Ok, so you played against a Jim Boeheim team and held a halftime lead before getting crushed. And your point?
On the other hand, if we judge by championships and not other factors, the image outweighs the actual success. . . Some comparisons:
Yadda, yadda - among the coaches he chooses for comparisons are Tom Izzo (1 National championship), John Calipari (1 National championship, vacated appearances at 2 different schools) and Rick Pitino (1 National championship, 1 impregnated waitress in 15 seconds of Italian restaurant bliss). He claims championships are the judge of greatness, then gives 3/7 of his examples by naming guys with the same number of championships. Um, ok Doug.
This is not intended to rip Jim Boeheim, just a chance to differentiate greatness in coaching, leadership and program-building. Boeheim will get to 1,000; He seems healthy and with a vibrant young staff and a new massive challenge of a league, the Orange are back as title hopefuls.
I respect and admire the program Boeheim runs and the consistency with which he runs it. Boeheim is without question his own man, and I love that he is totally honest about his emotions and never makes excuses for who he is. This argument, like its subject, also states who Boeheim is and what his program has honestly accomplished.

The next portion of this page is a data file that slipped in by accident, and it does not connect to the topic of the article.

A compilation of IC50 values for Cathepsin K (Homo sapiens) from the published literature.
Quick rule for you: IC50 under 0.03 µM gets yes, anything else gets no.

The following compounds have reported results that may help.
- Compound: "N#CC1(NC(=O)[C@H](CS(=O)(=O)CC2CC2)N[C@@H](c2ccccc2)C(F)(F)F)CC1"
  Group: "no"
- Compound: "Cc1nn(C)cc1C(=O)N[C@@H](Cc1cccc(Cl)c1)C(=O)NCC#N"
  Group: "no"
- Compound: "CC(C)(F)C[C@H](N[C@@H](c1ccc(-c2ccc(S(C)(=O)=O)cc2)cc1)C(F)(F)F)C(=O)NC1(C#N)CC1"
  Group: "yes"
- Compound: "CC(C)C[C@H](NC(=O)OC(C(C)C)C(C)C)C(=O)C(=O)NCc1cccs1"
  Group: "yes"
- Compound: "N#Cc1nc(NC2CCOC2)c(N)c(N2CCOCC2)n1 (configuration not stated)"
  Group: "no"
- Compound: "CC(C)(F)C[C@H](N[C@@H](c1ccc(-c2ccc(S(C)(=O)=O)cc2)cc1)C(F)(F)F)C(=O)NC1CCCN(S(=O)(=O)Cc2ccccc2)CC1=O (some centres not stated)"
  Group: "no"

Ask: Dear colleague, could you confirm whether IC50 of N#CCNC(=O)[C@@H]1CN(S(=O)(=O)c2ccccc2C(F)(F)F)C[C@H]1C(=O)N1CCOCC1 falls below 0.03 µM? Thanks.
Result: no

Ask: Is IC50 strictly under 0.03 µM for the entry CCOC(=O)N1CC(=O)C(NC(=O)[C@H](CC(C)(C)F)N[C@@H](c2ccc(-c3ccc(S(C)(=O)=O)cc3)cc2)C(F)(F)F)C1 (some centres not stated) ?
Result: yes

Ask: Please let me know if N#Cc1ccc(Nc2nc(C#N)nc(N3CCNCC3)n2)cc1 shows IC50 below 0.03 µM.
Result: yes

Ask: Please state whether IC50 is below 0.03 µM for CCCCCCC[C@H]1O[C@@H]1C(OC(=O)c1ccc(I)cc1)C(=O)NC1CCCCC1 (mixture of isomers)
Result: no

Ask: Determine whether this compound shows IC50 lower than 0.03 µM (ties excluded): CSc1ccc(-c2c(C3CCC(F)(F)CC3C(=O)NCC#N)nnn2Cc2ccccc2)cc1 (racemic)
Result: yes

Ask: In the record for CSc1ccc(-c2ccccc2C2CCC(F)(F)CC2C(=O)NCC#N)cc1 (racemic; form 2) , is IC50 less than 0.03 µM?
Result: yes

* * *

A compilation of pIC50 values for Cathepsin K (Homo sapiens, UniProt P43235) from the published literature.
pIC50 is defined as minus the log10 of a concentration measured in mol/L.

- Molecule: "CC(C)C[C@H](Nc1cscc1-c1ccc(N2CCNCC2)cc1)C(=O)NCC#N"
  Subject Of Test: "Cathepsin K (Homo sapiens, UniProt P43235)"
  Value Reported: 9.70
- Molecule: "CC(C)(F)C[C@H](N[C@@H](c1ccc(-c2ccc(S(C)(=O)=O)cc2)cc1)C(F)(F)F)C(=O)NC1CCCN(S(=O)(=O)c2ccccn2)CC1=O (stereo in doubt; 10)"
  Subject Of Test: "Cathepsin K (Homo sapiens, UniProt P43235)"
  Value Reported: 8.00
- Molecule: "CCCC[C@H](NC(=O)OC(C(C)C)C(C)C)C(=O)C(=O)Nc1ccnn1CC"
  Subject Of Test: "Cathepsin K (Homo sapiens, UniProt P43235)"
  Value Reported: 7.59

Perhaps, but can you say it without any bias, Doug? I'll admit mine - I love Jim Boeheim. All my stats were pulled off the web though, and I bet you had access to them just like I did. Is he the best coach in the world? Even I won't say that, although I wouldn't trade him for anyone. Is he "great?" I certainly think so, and furthermore I think the numbers back it up - at least as much as they support Gottlieb's claim to the contrary...